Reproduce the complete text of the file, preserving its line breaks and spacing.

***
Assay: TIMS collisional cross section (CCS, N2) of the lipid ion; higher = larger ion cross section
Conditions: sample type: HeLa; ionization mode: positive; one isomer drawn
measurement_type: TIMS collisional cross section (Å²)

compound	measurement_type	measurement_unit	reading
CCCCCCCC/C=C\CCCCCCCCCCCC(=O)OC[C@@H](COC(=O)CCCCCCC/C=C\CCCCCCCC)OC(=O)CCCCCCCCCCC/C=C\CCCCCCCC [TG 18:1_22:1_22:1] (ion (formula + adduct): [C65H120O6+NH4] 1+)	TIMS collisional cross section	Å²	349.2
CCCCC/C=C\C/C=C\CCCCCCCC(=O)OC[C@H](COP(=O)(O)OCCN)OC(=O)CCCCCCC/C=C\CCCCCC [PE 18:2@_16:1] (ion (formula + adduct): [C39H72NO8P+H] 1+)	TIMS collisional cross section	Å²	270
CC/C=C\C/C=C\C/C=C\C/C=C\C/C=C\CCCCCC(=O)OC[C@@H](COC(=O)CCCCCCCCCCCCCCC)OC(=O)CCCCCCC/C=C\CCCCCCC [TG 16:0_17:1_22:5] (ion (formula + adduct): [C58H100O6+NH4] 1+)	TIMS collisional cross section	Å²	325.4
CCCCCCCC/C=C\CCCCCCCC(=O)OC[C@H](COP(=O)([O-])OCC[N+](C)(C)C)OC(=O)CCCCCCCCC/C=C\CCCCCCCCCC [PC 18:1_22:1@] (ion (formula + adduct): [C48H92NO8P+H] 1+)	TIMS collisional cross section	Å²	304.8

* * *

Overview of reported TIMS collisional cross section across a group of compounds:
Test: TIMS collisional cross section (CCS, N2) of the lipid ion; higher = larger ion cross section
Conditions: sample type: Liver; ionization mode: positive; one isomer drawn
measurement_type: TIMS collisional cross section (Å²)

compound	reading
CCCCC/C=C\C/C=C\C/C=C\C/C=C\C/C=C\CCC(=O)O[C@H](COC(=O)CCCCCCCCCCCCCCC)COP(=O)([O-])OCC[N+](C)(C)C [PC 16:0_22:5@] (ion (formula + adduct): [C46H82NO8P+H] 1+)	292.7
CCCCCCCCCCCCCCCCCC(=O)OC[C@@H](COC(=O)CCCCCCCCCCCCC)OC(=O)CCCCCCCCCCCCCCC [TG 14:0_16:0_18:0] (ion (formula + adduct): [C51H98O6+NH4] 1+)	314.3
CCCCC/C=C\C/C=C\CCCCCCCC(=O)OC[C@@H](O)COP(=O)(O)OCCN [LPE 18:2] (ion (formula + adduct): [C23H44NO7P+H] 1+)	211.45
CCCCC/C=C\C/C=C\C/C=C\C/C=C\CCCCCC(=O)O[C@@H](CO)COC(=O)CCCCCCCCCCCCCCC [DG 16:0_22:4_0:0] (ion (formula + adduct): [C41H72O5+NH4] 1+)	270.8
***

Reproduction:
Assay: TIMS collisional cross section (CCS, N2) of the lipid ion; higher = larger ion cross section
Conditions: sample type: HeLa; ionization mode: positive; one isomer drawn
measurement_type: TIMS collisional cross section (Å²)

compound	measurement_type	measurement_unit	reading
CCCCCCCC/C=C\CCCCCCCCCCCC(=O)OC[C@@H](COC(=O)CCCCCCC/C=C\CCCCCCCC)OC(=O)CCCCCCCCCCC/C=C\CCCCCCCC [TG 18:1_22:1_22:1] (ion (formula + adduct): [C65H120O6+NH4] 1+)	TIMS collisional cross section	Å²	349.2
CCCCC/C=C\C/C=C\CCCCCCCC(=O)OC[C@H](COP(=O)(O)OCCN)OC(=O)CCCCCCC/C=C\CCCCCC [PE 18:2@_16:1] (ion (formula + adduct): [C39H72NO8P+H] 1+)	TIMS collisional cross section	Å²	270
CC/C=C\C/C=C\C/C=C\C/C=C\C/C=C\CCCCCC(=O)OC[C@@H](COC(=O)CCCCCCCCCCCCCCC)OC(=O)CCCCCCC/C=C\CCCCCCC [TG 16:0_17:1_22:5] (ion (formula + adduct): [C58H100O6+NH4] 1+)	TIMS collisional cross section	Å²	325.4
CCCCCCCC/C=C\CCCCCCCC(=O)OC[C@H](COP(=O)([O-])OCC[N+](C)(C)C)OC(=O)CCCCCCCCC/C=C\CCCCCCCCCC [PC 18:1_22:1@] (ion (formula + adduct): [C48H92NO8P+H] 1+)	TIMS collisional cross section	Å²	304.8

* * *

Overview of reported TIMS collisional cross section across a group of compounds:
Test: TIMS collisional cross section (CCS, N2) of the lipid ion; higher = larger ion cross section
Conditions: sample type: Liver; ionization mode: positive; one isomer drawn
measurement_type: TIMS collisional cross section (Å²)

compound	reading
CCCCC/C=C\C/C=C\C/C=C\C/C=C\C/C=C\CCC(=O)O[C@H](COC(=O)CCCCCCCCCCCCCCC)COP(=O)([O-])OCC[N+](C)(C)C [PC 16:0_22:5@] (ion (formula + adduct): [C46H82NO8P+H] 1+)	292.7
CCCCCCCCCCCCCCCCCC(=O)OC[C@@H](COC(=O)CCCCCCCCCCCCC)OC(=O)CCCCCCCCCCCCCCC [TG 14:0_16:0_18:0] (ion (formula + adduct): [C51H98O6+NH4] 1+)	314.3
CCCCC/C=C\C/C=C\CCCCCCCC(=O)OC[C@@H](O)COP(=O)(O)OCCN [LPE 18:2] (ion (formula + adduct): [C23H44NO7P+H] 1+)	211.45
CCCCC/C=C\C/C=C\C/C=C\C/C=C\CCCCCC(=O)O[C@@H](CO)COC(=O)CCCCCCCCCCCCCCC [DG 16:0_22:4_0:0] (ion (formula + adduct): [C41H72O5+NH4] 1+)	270.8